McKim has long written about debt and social issues for media organizations, including the Boston Globe and the Orange County Register. In 2011, she received a Casey Medal for Meritorious Journalism for a story on domestic sex trafficking of minors. She also headed a team that exposed lead tainting in imported Mexican candies, a series that was a finalist for the 2005 Pulitzer Prize in Public Service.
A freelance investigative journalist based in Elmhurst, Illinois, Olalde used his fellowship to examine the financial and environmental consequences of the closure of American coal mines. In partnership with Climate Home, he built a database of abandoned mining operations in the U.S., map emissions from those sites, and estimate the money available for reclamation.
Working at the intersection of the environment, politics and the economy, Olalde has reported from the U.S., the Caribbean and southern Africa. He has previously written and shot photographs for Yale Environment 360, The Arizona Republic, Roads & Kingdoms and others. He recently completed a similar investigation into South Africa’s abandoned mines, where his work freed never-before- seen data that reimagined the country’s understanding of its failed mine closure system and played a role in leading to legislative amendments.
A reporter at Debtwire North America, where he covers all aspects of the US debt markets, Plough investigated the ability of a handful of highly indebted energy companies operating in the Gulf of Mexico to fund the removal of aging offshore platforms and pipelines for which they are liable. Low oil prices continue to pummel the industry, creating a real threat that operators will file for bankruptcy and abandon their obligations. Yet even as the Trump administration is moving aggressively to weaken Federal oversight of drilling in the Gulf, the industry is locked in a showdown with the government over who will ultimately pay the multi-billion dollar cost of decommissioning the offshore drilling infrastructure.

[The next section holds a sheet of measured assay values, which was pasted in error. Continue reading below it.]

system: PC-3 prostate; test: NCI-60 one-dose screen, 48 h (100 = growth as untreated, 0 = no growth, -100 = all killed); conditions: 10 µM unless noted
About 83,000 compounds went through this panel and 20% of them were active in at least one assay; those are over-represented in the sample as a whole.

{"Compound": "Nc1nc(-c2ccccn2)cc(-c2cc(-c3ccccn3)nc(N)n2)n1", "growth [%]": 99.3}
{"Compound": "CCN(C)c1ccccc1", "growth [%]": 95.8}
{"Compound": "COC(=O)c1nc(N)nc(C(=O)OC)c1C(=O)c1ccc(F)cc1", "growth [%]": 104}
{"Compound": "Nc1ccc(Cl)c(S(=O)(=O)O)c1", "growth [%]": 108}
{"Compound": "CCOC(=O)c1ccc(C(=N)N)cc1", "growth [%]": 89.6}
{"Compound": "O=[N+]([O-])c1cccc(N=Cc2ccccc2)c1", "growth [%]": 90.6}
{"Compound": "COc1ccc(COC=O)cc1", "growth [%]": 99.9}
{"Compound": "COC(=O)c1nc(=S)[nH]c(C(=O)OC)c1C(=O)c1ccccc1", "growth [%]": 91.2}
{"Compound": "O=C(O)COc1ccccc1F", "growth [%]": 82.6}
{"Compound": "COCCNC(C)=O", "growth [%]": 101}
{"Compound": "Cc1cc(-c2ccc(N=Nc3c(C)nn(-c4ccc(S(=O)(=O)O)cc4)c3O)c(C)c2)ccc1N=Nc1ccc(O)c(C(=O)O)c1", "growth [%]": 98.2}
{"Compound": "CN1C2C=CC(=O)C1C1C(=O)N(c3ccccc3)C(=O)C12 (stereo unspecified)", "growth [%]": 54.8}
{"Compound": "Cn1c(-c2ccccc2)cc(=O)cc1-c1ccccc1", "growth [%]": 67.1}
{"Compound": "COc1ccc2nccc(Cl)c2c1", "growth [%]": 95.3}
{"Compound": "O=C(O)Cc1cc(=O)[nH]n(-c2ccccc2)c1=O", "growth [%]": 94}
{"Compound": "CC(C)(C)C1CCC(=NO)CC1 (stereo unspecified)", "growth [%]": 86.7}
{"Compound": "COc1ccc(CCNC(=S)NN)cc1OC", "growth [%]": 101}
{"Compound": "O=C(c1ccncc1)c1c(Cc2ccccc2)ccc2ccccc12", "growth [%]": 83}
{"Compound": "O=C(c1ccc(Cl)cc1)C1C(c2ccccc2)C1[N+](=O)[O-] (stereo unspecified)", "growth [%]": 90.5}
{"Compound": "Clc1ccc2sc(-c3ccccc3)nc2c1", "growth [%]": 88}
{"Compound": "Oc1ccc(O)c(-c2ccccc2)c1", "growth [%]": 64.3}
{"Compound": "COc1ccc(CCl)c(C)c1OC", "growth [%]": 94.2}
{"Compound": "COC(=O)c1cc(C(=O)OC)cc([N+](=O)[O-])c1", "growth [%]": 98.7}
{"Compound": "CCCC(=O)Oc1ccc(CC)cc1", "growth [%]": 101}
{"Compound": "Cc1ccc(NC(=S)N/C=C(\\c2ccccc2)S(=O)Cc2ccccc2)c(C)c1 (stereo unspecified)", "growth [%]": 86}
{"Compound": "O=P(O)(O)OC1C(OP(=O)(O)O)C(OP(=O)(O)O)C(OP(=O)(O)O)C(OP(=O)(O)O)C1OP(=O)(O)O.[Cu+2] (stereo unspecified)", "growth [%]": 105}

Plough is a member of Debtwire’s first dedicated investigative journalism team and led its coverage of the financial burden that aging oil and gas platforms pose to the offshore energy industry. The first in a series of stories, ‘Dangers in the Deep’, won both regional and national business journalism awards. His background is in data-driven, investigative journalism and has reported on business, human rights and environmental issues.